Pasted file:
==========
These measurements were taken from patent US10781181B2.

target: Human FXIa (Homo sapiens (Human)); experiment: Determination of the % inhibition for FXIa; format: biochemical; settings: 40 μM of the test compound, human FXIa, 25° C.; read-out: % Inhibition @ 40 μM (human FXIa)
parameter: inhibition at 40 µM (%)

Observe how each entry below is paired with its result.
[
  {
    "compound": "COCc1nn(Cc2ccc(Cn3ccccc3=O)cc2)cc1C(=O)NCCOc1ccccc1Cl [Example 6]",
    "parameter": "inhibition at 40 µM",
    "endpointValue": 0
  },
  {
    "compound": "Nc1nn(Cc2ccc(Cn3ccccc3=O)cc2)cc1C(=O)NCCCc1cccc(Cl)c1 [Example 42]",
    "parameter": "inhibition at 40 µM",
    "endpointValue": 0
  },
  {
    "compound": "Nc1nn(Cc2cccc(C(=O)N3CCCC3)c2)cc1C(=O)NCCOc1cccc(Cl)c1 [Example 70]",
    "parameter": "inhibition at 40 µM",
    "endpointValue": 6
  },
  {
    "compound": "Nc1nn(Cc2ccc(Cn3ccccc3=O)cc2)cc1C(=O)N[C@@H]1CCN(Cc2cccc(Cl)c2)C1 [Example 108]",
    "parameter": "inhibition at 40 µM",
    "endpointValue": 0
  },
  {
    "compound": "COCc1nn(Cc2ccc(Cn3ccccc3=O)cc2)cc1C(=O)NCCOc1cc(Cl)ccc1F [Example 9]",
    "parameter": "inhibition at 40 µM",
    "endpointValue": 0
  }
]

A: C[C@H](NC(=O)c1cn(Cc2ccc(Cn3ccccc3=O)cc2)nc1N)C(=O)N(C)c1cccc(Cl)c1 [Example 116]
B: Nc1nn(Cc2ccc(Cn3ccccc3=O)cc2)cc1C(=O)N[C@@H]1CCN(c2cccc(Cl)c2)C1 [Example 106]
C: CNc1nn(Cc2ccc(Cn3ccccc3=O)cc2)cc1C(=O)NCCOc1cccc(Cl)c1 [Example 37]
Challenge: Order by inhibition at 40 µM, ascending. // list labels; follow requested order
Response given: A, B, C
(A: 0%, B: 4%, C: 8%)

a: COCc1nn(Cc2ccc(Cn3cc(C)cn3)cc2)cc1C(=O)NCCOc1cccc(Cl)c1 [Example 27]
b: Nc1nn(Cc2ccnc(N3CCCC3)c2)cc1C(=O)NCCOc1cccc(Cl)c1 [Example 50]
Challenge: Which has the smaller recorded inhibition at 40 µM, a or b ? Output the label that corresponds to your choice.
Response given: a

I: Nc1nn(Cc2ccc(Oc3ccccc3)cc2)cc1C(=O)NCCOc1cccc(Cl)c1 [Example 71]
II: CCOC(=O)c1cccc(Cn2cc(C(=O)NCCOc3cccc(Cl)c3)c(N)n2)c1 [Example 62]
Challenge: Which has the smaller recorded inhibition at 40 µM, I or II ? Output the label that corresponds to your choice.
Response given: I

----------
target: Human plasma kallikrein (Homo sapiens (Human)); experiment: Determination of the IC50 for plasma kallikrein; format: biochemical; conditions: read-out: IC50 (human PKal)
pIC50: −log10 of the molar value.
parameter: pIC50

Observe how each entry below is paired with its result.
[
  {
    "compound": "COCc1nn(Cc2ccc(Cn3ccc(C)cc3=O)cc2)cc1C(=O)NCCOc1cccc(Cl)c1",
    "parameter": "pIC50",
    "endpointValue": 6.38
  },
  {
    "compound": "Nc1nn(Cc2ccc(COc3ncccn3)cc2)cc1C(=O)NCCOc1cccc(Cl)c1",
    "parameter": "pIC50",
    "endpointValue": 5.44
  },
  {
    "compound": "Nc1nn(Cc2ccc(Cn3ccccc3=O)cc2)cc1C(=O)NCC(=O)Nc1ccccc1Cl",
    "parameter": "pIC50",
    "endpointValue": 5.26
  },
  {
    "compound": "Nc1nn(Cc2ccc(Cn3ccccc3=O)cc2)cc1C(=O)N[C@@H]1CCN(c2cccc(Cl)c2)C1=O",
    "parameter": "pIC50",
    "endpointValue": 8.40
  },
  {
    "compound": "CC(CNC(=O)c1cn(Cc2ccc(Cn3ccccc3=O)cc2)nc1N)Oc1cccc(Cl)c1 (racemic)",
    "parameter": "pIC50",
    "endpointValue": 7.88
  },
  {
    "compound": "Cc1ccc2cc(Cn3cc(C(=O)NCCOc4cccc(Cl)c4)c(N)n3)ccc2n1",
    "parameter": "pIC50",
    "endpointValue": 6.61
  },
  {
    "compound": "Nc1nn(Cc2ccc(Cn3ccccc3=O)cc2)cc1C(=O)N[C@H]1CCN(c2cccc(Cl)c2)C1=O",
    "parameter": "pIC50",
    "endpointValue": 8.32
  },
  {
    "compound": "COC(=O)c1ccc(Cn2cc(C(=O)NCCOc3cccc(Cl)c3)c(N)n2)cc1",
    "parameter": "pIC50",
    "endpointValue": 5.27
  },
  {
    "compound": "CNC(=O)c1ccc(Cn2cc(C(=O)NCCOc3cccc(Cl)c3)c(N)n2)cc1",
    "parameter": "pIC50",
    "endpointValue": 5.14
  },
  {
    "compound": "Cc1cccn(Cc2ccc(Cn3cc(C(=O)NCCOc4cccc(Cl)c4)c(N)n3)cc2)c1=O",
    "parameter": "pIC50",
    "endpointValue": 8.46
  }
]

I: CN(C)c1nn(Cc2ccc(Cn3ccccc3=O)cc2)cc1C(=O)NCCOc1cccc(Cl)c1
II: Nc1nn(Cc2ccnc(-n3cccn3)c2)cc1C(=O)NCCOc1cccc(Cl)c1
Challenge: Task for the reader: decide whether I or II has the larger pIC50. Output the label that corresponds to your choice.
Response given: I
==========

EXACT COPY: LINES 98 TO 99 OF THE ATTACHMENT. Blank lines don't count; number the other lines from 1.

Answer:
    "compound": "Cc1cccn(Cc2ccc(Cn3cc(C(=O)NCCOc4cccc(Cl)c4)c(N)n3)cc2)c1=O",
    "parameter": "pIC50",